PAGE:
About 11:30 in the morning one of Gleason’s pickets reported “a body of rebels” on the far side of the river.  Ordering the men posted along the river “to hold their ground as long as they could,” Gleason then directed Lieut. Lawrence Duchesney to form the remainder of the platoon in a skirmish line covering both roads.  Gleason then rode to the top of a nearby hill, where he had “a perfect view…of the rebel forces.”  Watching through his field glasses as the Southern column approached the ford, Gleason believed the Confederates numbered about 400 men in two squadrons, accompanied by two wagons.  After sending two couriers back to alert his regimental commander, Gleason continued to watch the Southerners as they crossed the river “very deliberately.”  Checking his watch, Gleason noted that an hour had passed since the enemy had first been sighted.

Col. Thomas Owen, 3rd Virginia Cavalry, led the Southern column, which numbered closer to 300 men, from several regiments.  Owen had been ordered to conduct a reconnaissance toward Waterloo Ford.  Seeing Gleason and his two couriers, both carrying guidons, silhouetted atop the hill, Owen ordered Capt. William Feild, Company I, 3rd Virginia, “to charge & capture them, if possible.”  Gleason remained on the hill just long enough to watch as his men met the Virginians, retiring “slowly, fighting every step.”  Gleason also admired the Confederates who “advanced gallantly, and showed the best drill I ever saw from them.”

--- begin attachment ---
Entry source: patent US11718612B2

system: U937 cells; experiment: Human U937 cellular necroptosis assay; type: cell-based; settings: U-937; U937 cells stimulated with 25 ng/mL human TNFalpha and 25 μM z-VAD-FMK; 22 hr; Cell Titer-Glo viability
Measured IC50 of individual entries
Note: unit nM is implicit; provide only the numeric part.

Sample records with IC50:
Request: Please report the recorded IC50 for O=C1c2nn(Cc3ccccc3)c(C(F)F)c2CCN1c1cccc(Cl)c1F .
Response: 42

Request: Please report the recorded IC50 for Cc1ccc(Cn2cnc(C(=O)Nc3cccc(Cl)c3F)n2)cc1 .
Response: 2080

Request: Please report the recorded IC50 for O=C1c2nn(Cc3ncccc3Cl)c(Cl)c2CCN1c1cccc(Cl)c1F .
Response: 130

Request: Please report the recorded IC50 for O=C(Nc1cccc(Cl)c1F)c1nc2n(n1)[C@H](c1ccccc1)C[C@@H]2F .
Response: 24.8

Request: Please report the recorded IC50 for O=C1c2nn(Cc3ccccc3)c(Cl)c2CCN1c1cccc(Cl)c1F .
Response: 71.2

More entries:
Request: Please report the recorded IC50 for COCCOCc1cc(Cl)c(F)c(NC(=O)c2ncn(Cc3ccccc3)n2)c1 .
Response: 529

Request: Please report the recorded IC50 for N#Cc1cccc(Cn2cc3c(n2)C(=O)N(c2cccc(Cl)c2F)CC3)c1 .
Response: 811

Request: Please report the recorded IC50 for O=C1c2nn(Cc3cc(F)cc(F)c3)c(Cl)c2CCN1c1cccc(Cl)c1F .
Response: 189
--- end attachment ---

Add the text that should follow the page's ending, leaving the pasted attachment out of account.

With the enemy driving his pickets, and knowing the Virginians outnumbered his small force nearly ten to one, Gleason ordered Lieutenant Duchesney to pull the main body of the men back into the woods near a tight bend in the road.  Gleason then called in his eight forward pickets, and instructed them to cover Duchesney, until he and Gleason could organize the remainder of the platoon to meet the Southern onslaught.  The rear guard “checked” the Southern advance three times, emptying their carbines into the front of the enemy column, before rejoining the main force.

The Yankees soon heard Captain Feild order his men to attack.  Drawing their sabers, re-gripping their reins and raising the Rebel Yell, the Virginians spurred their horses into a charge.  Unable to see the Southerners, Gleason and his Bay Staters could, for the moment, only listen to the fearsome noise, which “sounded,” Gleason wrote, like “hell let loose.”